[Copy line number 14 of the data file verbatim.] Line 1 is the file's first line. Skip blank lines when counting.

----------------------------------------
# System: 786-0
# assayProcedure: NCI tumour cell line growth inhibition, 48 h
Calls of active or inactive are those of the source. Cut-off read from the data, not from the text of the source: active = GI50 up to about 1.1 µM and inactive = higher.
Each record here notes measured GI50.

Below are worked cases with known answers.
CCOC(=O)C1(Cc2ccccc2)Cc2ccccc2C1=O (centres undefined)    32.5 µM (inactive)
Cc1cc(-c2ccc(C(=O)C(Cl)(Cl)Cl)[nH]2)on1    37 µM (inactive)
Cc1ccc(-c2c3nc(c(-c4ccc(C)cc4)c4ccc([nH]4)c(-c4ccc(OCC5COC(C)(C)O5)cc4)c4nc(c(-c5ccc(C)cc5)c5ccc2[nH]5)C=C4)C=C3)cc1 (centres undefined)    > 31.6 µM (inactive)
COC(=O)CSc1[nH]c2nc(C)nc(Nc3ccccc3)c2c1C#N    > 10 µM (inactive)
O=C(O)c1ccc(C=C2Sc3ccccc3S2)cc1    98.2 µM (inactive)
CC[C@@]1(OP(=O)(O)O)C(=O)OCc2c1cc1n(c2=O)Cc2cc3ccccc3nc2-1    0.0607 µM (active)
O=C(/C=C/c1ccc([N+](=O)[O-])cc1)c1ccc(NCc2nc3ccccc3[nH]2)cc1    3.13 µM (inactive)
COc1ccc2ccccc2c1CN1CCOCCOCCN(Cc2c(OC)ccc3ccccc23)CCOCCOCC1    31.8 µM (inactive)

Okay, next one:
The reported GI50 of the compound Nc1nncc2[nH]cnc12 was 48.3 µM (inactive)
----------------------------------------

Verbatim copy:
Okay, next one: